In 1909, R. Pearcy Reade purchased the house from the McGarys. In the late 1920s, he completely remodeled the house in a Colonial Revival style, building a new 'shell', as it were, around the original. The original walnut trim was retained in the house, although the mantels were replaced with Federalist style mantelpieces. Mr. Reade served as Durham County Attorney for 50 years, and lived in this house from 1909 until his death in 1960.
510 Holloway, 1964
This house remained in good repair, and was renovated by Denise Barnes after she purchased the house in the mid 1980s. She lived in the house for ~ 15 years. The current homeowner has done work to refurbish the house again, and it remains, interior and exterior, one of the finer owner-occupied pieces of architecture in the Cleveland-Holloway district.
Looking south, 2007
Wednesday, October 24, 2007
For you fellow Google Earth geeks out there, Google has, quite recently, updated the imagery for Durham. The Google Maps imagery is still several years old, but the Google Earth imagery appears to be from ~summer 2007.
For an interesting before-and-after of our demolition activity in Durham, take a look at the Google Maps imagery of Angier Avenue (between Driver and Alston) versus the new imagery on Google Earth.
at 2:11 PM
Looking southwest, 1964.
The house at 514 Holloway St. was likely built in the 1890s, perhaps by the Ferrell family. The original lot extended farther to the south (because Liberty St. was not extended east of Dillard St. until the late 1920s) and functioned as pasture and farmland.
Paul Noell purchased the house, according to the historic inventory, sometime in the 1890s after moving to Durham from Mount Tirzah in Person County. Mr. Noell worked in the tobacco warehousing business, first with EJ Parrish (whose house was nearby at the corner of Main and Dillard and later with the American Tobacco Company.
During the 1970s, this house became a halfway house, but during the 1990s, it was purchased by the owners of the Blooming Garden Inn across the street, who restored the house and utilize the structure for extended-stay guests.
Tuesday, October 23, 2007
524 Holloway, 1964.
Henry Wilkerson was an administrator at the Golden Belt Hosiery Mill. He had this house constructed, likely around the time the Hosiery Mill began operations nearby, in 1901.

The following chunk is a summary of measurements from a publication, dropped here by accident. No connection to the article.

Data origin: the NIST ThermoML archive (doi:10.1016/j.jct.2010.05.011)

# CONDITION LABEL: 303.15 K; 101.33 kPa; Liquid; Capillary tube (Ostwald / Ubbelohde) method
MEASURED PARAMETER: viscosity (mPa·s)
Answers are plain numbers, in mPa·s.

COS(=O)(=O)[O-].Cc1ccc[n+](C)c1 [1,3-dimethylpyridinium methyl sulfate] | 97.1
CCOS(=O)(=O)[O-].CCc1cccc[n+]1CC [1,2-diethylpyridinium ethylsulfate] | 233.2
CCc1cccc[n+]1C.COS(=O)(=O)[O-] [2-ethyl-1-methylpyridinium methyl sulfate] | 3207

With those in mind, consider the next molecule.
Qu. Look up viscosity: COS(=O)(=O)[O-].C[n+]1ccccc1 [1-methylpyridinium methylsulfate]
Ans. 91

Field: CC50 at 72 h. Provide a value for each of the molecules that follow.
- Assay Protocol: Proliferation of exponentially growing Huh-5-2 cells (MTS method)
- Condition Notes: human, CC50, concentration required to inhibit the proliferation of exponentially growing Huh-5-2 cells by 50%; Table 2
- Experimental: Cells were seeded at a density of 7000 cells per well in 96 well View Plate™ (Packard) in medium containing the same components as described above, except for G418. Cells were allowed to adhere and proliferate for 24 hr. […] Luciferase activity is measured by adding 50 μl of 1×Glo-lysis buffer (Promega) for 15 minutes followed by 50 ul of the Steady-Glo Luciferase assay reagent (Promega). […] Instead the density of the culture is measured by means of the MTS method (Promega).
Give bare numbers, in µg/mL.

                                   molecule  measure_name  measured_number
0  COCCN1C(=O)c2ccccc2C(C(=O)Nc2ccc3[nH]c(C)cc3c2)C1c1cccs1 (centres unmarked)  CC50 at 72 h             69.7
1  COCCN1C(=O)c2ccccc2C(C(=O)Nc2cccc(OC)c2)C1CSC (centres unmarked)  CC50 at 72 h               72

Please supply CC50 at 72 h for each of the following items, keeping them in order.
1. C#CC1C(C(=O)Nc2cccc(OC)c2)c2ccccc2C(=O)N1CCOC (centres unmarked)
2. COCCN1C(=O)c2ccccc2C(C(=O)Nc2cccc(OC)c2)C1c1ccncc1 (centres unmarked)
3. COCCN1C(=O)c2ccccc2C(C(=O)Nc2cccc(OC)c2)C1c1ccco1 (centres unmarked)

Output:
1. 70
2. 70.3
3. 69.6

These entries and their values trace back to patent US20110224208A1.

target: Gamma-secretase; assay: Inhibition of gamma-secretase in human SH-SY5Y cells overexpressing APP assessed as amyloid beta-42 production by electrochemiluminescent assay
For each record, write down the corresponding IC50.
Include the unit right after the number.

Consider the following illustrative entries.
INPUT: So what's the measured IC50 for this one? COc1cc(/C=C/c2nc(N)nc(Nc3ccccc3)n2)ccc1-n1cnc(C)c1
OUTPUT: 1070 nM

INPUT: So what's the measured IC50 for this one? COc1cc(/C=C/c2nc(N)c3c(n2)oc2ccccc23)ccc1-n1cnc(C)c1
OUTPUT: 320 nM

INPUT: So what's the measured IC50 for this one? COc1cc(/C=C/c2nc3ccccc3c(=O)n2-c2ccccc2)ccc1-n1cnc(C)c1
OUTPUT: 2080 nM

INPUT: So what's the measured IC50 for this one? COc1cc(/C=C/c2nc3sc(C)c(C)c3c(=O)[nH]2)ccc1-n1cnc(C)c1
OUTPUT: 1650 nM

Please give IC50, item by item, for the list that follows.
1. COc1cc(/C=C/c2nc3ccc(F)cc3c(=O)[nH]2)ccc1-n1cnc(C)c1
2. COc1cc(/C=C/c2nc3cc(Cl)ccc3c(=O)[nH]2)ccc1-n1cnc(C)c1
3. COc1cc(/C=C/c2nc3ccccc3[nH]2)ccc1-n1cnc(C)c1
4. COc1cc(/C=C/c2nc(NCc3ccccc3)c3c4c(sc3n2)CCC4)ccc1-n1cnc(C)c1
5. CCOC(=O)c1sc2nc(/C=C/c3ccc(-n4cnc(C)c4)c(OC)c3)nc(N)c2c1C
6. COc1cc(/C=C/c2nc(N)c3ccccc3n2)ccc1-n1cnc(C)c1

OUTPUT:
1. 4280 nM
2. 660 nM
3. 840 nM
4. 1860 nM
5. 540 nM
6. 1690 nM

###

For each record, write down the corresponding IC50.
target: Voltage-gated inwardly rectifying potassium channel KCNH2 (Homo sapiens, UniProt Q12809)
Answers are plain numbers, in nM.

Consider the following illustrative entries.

He and his wife lived here until they died. Mrs. Wilkerson's sister, Fanny Dossett, was the next owner of the house, and she also lived in this house until she died, soon after the above picture was taken.
The house was subsequently turned into apartments, and began a slow decline.
524 Holloway, 1970s.
At some point, the most distinctive feature of the house - the elaborate, continuous porch brackets and turned posts that followed the polygonal front porch - was lost.
The current owner is a landscaper, and has created an impressive backyard and, most recently, constructed a grand brick front entryway to the property. He is in the process of restoring the house.
524 Holloway, 2007.
Monday, October 22, 2007
The house at 528 Holloway was another of the turn-of-the-century Victorians along the Holloway St. ridgeline.
Looking north at the intersection of Elizabeth and Holloway. 528 Holloway is on the southwest corner. ~1950s.
During the 1960s, Elizabeth St. was straightened, widened and connected with Fayetteville St. to the south. 528 Holloway was demolished (along with 601 Holloway) to accomplish this noble objective.
The intersection ~2004.
The site of 528 Holloway, 2007.
Friday, October 19, 2007
The house at 602 Holloway was constructed in the late 19th century by James Ferrell (also associated with the two houses profiled yesterday, 606 and 610 Holloway. After moving to Liberty St. in the early 1900s, Ferrell gave this house to his daughter's family - Lydie and Marvin Moore. According to the historic inventory, Marvin Moore was secretary-treasurer of the Southern Land and Lumber Co. The Moores expanded the house towards the rear as their family grew (to 11 children.)
At some point, this house was stripped of its original detail, likely sometime between the 1920s and 1940s.
In the 1960s, it became a rooming house.
Looking south, 1964
During the late 1960s, the house was moved several feet to the east when Elizabeth St. was widened.
Really, only the roofline reflects the original character of the house at this point. Vinyl, and those terrible plastic tack-on shutters don't help. The proximity to Elizabeth St. is harsh on this house. It is owned by Housing for New Hope, which uses this house as transitional housing for up to 16 recently homeless men. (The organization calls this house "Phoenix House")
Looking southeast, 2007.
Thursday, October 18, 2007
606 Holloway, 1964.
610 Holloway, 1964.
606 and 610 Holloway St. were both connected with the Ferrell family; 610 Holloway was the older of the two houses, likely built around 1870 or 1880. It was originally located at 520 Holloway but was moved to 610 by James Ferrell so that he could build the Moore-Umstead house at that location. Ferrell also built the house at 606 Holloway for his adopted son around the turn of the century.